Age of the UniverseAge of the unified Universe

What is the age of the unified Universe?

Status quo thinkers modeling reality will tell you that the age of the universe is approximately 13.7 billion years old. Recently a number of scientists think the real number is twice that, but they are gasping and grasping for traction for the basis of the clues before them. We are about to give them the needed traction to drive their suspicions home. There are a number of issues that need to be unpacked in this question, but the short answer is a range between about 26 billion, to well over 106 billion, and others ancient in the unfathomable extreme. Here’s why that number is hard to pin down. The very first thing we have to do is understand what we mean by “Universe”. Here what we mean is the unified Universe and just from what we know about that the real answer to ‘that’ question is the latter ‘ancient in the unfathomable extreme’ answer. Again, here’s why that is. The WMAP data about a decade ago was analyzed again and produced some ‘statistically significant circles’. While mysterious to the authors of those papers, they made complete sense to us, but they also suggest that the actual size of the unified Universe is well beyond our particle horizon. Which is why the actual answer is unfathomable. Consequently there is a discussion to be had inside our particle horizon vs external to it, and as you will see below mode shifting z-factors will weigh in significantly in that discussion. Secondly the implication then is also that there is a distinction between what is inside our particle horizon and the actual real unified Universe. One of those implications inevitably led to the Bang to Bang characterization in our original systems review notes.

Mode Shifting The Question

Einstein - Hubble meeting
Einstein looking through Hubble’s instrument
Fukang Pallasite Meteorite

Mode shifting this question is actually more involved than perhaps this article has real estate to unpack, but we will give it a simplex attempt. First understand that the term ‘c’ mode shifts its definition away from the speed of light under M1 and M2 to mean the process which results in that same velocity called under M5: Severance. The velocity is the same, but why it is true is different. We get into that elsewhere on this website. There are broad implications from this that ripple across science. One implication is that the term Rapidity (e.g. Concept Sieve: EMCS01Concept 0168), designated by the term beta (Latex formula) has its definition changed such that here it means velocity over Severance. Once fully mode shifted and we subsequently re-read the array of equations where the term ‘c’ shows up it makes a great deal more sense. The mechanics of the mathematics does not change but the meaning of various terms, parameters, and constants do change because the relationships and patterns comprising them often does change. Significantly the limits imposed by M1 and M2 completely vanish under M5 completely vindicating Edwin P Hubble. The point of this paragraph was to set up the fact that these factors and others dismantle the inflationary theory, completely remove limitations on cosmological velocities for the speed of light; all of which distinguishes local velocities, measured by interferometer experiments, is different from cosmological velocities measured using spectroscopic analysis. These insights completely and fundamentally redefine the term z-factors which previously referred to expansion of spacetime to mean multiples of the speed of light cosmologically. Subsequently we then must complete reassess those z-factors across the WMAP data, astronomy, and all space sciences to get a true size and age of the known unified Universe. Because that work is yet to be done we can not, at this time, place an age date. We must take a stab at some range, and that is the discussion you will find in the original systems review notes from 2012 here.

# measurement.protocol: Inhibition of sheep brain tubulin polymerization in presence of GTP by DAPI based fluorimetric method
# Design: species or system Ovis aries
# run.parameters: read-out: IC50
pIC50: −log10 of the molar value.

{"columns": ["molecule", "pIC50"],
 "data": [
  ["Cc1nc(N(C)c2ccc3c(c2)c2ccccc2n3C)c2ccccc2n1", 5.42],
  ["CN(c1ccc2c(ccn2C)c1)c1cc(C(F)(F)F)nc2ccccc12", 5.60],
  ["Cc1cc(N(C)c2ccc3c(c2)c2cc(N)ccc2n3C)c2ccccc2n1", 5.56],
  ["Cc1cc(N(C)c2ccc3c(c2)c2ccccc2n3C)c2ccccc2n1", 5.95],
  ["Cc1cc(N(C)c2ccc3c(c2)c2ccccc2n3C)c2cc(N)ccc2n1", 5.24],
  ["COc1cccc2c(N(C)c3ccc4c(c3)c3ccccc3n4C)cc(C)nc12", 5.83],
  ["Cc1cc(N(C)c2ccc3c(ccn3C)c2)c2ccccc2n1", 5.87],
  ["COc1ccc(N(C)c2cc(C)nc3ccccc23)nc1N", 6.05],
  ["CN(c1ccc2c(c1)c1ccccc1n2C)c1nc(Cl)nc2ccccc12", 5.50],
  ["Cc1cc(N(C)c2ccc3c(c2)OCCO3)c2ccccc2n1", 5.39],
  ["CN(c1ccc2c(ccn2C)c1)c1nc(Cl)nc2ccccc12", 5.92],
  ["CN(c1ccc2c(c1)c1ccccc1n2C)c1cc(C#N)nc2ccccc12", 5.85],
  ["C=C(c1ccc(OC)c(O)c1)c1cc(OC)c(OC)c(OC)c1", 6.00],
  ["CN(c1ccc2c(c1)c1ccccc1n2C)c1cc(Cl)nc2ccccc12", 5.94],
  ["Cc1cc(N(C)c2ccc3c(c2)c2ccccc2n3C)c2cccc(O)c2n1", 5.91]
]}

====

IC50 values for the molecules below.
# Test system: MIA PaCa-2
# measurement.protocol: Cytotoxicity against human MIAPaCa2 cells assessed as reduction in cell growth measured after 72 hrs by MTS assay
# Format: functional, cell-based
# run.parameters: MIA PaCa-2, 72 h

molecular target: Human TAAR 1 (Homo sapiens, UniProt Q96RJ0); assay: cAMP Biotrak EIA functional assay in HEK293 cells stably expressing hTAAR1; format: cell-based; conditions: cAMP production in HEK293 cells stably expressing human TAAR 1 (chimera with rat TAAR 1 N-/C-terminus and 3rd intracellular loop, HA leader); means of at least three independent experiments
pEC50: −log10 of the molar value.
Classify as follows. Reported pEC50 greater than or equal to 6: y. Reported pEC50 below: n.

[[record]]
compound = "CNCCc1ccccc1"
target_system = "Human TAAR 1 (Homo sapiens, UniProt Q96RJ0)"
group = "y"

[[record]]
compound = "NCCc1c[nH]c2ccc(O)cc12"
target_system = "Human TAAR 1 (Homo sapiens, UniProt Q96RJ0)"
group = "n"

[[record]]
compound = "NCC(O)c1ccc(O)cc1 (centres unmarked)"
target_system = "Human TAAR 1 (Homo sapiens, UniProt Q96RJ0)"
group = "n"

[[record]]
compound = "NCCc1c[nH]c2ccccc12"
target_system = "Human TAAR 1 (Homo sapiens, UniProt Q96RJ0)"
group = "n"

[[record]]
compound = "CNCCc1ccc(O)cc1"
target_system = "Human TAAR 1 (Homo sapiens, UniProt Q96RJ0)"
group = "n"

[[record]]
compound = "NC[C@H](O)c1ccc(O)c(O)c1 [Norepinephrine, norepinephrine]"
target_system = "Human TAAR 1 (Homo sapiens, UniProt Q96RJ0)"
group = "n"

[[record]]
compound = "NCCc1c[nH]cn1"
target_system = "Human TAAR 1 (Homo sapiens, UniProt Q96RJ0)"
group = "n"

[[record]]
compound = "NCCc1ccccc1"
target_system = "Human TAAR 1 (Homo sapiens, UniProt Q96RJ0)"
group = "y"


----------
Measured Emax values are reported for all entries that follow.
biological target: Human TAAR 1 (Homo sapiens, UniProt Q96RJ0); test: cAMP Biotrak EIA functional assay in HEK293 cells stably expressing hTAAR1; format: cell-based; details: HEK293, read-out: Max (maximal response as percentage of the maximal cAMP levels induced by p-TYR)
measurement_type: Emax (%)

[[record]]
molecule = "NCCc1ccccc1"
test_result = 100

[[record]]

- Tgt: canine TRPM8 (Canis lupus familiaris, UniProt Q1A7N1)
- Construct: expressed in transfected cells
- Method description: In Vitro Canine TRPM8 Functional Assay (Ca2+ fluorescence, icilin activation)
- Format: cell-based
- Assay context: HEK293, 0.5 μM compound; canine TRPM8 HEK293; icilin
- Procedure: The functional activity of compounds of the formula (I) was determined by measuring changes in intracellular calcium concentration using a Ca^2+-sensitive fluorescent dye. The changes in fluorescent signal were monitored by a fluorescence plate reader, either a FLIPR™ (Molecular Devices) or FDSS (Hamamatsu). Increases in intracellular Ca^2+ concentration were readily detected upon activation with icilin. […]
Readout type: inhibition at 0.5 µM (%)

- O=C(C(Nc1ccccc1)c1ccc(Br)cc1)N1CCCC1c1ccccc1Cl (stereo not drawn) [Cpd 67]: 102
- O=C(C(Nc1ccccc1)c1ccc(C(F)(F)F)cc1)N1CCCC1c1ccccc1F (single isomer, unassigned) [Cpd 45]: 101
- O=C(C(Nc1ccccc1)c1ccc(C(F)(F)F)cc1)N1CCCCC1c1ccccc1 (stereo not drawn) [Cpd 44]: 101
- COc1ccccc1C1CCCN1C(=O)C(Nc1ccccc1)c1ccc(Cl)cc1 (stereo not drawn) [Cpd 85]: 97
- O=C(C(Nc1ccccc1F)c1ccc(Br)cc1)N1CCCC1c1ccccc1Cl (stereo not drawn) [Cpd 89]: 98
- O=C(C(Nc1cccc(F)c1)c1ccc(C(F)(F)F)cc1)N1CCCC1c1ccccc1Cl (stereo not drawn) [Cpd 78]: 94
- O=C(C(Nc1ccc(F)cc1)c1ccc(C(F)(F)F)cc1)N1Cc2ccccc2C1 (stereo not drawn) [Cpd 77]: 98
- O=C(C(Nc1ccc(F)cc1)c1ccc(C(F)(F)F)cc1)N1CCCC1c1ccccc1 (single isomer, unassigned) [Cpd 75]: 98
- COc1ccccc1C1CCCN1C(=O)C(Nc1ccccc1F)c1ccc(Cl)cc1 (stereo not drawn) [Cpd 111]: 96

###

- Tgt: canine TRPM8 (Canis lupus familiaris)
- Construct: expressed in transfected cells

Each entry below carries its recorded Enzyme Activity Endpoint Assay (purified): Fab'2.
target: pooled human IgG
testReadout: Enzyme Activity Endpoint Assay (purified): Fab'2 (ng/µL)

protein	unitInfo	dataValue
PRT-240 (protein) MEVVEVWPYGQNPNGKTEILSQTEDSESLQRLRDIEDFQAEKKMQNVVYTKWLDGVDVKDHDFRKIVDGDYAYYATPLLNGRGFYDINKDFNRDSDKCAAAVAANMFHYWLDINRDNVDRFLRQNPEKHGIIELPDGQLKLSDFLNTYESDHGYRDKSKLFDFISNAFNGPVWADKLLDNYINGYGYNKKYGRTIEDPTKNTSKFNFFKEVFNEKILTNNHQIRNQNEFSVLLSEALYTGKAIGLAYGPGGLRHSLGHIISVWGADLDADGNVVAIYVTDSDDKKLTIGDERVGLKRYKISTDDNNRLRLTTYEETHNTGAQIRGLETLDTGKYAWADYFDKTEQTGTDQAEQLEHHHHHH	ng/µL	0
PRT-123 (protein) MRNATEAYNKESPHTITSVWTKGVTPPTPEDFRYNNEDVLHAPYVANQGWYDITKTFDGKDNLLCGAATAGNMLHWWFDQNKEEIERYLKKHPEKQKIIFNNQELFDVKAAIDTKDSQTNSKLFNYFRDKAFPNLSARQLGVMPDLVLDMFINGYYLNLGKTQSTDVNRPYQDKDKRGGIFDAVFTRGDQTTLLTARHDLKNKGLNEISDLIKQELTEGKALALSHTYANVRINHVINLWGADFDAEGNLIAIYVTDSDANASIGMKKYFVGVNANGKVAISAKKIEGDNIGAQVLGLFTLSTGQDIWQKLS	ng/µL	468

The phrase ‘particle horizon’ refers to the furthest point, given the speed of light, that any signal could ever reach the Earth since the Big Bang. How far away that horizon is depends on how you consider the details of that particular event and why it banged in the first place. Much of that strongly depends on which Encapsulated Interpretative Model (EIM) you adhere to in your belief system. Ardent and staunch scientists and engineers may bristle at the use of the phrase ‘belief system’ because they believe in empirical fact. Bear with us a sec. Empiricism is an epistemology, which in turn is the philosophy of knowledge. Susanne K Langer, in 1948, made the case for what we now refer to as Langer Epistemology Errors (LEEs), which occur when we mistake abstractions for actual reality. There is something of a very slippery slope when such mistakes are made and that slope accelerates one directly into what we now call LEEs Empricism Trap, which is a specific type of logic trap made manifest by human physiology in combination with empiricism. The only exit from that trap we are aware of is Elegant Reasonism. When we recognize the value of Elegant Reasonism‘s utility process employing its technological framework epistemologically supporting truth as a function of the unified Universe as a philosophical predicate priority consideration entering science we realize that humanity philosophically has a net new epistemology in the form of Elegant Reasonism.